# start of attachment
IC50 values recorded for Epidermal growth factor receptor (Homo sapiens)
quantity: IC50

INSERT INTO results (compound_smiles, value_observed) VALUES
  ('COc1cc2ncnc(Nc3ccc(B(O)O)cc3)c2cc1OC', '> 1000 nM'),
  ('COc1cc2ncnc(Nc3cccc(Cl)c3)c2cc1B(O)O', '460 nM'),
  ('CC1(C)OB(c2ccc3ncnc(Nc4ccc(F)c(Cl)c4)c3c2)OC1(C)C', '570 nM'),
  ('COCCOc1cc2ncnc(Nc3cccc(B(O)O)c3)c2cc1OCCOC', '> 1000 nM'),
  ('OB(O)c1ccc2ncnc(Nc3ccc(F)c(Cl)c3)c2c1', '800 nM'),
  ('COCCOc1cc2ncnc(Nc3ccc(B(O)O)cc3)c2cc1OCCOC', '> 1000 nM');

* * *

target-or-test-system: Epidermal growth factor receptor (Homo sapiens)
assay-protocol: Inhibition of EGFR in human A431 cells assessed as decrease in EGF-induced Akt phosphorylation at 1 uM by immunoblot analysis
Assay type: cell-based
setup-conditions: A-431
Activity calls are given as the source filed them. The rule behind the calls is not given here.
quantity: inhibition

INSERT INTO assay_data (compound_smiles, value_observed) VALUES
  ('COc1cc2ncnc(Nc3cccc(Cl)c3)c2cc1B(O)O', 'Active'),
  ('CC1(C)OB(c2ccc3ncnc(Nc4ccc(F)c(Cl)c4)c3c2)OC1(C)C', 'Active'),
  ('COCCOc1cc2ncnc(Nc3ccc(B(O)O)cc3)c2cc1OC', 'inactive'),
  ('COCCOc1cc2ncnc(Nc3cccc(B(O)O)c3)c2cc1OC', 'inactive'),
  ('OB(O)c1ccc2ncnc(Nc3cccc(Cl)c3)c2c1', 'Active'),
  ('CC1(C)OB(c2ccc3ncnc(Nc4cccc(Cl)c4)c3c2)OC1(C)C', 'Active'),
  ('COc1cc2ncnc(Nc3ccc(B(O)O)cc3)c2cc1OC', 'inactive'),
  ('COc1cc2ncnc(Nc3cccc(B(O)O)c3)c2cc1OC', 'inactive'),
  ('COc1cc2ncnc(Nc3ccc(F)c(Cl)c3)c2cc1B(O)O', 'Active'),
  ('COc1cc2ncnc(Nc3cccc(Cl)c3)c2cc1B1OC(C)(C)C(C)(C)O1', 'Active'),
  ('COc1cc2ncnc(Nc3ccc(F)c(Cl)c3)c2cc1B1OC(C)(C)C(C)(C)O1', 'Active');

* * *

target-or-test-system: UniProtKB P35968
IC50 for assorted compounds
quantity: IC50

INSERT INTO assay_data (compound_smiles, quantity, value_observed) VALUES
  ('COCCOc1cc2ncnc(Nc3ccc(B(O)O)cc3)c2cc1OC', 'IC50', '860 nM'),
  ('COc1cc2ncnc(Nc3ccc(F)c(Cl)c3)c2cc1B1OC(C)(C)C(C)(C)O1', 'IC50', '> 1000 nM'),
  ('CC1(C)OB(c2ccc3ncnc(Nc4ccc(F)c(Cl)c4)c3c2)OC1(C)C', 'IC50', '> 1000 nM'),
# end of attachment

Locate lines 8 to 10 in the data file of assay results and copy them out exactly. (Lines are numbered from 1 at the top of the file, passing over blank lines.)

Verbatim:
  ('OB(O)c1ccc2ncnc(Nc3ccc(F)c(Cl)c3)c2c1', '800 nM'),
  ('COCCOc1cc2ncnc(Nc3ccc(B(O)O)cc3)c2cc1OCCOC', '> 1000 nM');

* * *